David Cameron, Conference Speech 2008

Faith and Politics

As far as the Catholic Church is concerned, the principal focus of her interventions in the public arena is the protection and promotion of the dignity of the person, and she is thereby consciously drawing particular attention to principles which are not negotiable... [1.] protection of life in all its stages, from the first moment of conception until natural death; [2.] recognition and promotion of the natural structure of the family... [3.] the protection of the right of parents to educate their children.
Pope Benedict XVI, Speech to European Peoples Party, 2006

Never Trust Experts

No lesson seems to be so deeply inculcated by the experience of life as that you should never trust experts. If you believe doctors, nothing is wholesome: if you believe the theologians, nothing is innocent: if you believe the soldiers, nothing is safe. They all require their strong wine diluted by a very large admixture of insipid common sense.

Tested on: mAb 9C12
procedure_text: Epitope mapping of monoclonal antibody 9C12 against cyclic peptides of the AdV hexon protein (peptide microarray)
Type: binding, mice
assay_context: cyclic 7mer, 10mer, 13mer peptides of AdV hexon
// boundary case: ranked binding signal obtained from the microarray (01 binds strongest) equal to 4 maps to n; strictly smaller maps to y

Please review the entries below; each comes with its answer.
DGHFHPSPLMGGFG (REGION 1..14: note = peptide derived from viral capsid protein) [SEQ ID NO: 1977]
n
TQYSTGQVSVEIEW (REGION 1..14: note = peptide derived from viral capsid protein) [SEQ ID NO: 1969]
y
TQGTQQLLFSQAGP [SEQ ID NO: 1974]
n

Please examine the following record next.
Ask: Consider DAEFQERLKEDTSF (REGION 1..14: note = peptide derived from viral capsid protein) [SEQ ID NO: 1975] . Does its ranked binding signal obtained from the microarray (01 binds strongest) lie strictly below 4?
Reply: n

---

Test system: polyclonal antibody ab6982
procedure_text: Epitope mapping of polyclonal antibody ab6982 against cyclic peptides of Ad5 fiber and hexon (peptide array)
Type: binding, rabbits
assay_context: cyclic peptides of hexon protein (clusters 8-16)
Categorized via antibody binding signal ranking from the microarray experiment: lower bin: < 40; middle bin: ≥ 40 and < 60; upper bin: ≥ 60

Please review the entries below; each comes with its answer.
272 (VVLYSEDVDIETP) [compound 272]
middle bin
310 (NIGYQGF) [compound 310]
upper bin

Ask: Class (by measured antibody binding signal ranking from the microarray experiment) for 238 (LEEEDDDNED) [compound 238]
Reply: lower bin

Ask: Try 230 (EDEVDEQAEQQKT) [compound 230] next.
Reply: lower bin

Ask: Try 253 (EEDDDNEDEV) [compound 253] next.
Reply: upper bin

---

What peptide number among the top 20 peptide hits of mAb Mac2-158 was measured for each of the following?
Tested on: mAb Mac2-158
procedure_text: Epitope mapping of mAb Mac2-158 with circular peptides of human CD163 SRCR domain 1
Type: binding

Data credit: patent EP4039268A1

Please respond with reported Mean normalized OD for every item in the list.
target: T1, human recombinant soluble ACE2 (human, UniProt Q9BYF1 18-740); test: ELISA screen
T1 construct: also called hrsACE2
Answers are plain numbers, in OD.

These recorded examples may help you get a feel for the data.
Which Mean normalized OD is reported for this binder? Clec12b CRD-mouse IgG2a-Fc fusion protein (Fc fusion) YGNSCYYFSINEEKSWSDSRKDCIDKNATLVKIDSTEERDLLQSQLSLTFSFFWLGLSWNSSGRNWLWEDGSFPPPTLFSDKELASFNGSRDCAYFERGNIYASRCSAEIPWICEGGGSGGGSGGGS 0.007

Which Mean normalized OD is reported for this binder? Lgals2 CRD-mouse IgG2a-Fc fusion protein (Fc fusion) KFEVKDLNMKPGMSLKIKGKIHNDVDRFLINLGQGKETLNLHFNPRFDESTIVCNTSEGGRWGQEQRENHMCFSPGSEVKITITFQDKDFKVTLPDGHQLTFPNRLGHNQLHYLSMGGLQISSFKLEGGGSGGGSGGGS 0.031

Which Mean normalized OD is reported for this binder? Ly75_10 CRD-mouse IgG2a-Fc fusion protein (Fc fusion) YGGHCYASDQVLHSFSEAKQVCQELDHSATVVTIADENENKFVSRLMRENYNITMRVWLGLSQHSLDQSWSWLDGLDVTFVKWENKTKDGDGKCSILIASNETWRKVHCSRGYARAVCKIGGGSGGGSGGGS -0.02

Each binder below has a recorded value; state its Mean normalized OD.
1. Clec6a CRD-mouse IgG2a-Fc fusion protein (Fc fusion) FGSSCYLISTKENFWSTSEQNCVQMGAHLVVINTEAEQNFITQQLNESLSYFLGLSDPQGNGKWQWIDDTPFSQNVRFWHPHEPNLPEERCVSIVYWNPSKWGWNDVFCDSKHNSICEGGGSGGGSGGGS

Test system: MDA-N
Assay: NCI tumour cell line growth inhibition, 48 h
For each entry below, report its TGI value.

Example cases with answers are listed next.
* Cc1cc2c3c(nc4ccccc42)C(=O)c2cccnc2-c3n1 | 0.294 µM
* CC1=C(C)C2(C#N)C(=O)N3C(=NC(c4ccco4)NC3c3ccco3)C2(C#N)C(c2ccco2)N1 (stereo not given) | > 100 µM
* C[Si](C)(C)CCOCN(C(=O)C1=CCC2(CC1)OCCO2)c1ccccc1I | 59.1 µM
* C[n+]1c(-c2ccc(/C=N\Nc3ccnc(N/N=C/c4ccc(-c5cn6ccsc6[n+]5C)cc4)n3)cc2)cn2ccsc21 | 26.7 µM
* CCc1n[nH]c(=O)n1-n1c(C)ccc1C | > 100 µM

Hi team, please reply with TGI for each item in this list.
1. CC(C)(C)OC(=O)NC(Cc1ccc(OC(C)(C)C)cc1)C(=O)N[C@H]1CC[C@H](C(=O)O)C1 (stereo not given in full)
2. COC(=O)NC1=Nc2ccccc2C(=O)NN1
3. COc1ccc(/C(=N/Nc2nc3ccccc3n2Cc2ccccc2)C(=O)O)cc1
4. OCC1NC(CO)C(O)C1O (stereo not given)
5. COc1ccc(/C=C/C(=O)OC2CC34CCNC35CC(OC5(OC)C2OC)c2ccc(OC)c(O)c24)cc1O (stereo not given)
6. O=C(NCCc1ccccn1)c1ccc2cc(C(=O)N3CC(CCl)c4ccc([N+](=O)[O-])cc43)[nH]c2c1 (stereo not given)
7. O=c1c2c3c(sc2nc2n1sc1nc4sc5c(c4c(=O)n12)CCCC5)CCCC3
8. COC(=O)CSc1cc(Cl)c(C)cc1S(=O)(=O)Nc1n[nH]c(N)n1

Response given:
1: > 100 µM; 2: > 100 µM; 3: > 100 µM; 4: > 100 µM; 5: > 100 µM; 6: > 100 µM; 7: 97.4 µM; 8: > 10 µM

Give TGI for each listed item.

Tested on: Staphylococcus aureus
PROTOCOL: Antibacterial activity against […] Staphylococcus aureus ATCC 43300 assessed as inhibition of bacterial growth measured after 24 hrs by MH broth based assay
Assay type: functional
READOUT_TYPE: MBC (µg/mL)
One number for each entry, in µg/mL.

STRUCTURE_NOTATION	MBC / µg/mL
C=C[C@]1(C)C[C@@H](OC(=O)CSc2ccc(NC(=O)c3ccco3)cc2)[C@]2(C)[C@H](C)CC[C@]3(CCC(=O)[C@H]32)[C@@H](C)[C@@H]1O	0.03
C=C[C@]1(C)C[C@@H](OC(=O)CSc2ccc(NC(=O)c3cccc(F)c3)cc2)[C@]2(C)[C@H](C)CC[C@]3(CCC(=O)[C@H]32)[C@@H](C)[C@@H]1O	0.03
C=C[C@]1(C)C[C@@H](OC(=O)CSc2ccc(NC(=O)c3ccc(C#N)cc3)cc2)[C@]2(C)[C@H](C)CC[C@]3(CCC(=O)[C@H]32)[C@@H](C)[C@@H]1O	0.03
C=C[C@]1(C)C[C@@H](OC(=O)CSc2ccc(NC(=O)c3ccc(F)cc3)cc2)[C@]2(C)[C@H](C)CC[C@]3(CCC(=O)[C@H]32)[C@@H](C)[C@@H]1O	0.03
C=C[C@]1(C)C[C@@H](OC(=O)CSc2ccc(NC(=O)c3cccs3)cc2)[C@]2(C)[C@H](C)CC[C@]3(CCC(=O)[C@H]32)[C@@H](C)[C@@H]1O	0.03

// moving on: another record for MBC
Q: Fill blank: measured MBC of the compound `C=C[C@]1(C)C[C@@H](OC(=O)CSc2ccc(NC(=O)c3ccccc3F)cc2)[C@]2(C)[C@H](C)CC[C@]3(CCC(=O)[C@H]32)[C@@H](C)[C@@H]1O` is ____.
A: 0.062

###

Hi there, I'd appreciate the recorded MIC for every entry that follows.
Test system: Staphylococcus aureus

Lord Salisbury, “Letter to Lord Lytton”

Conservatism's Holy Grail

What distinguishes true Conservatism from the rest, and from the Blair project, is the belief in more personal freedom and more market freedom, along with less state intervention... The true Third Way is the Holy Grail of Tory politics today - compassion and community without compulsion.
Minette Marrin, The Daily Telegraph

Class War

In England there were always two sharply opposed middle classes, the academic middle class and the commercial middle class. In the nineteenth century, the academic middle class won the battle for power and status... Then came the triumph of Margaret Thatcher... The academics lost their power and prestige and... have been gloomy ever since.
Freeman Dyson, “The Scientist as Rebel”

presented by Christopher Chantrill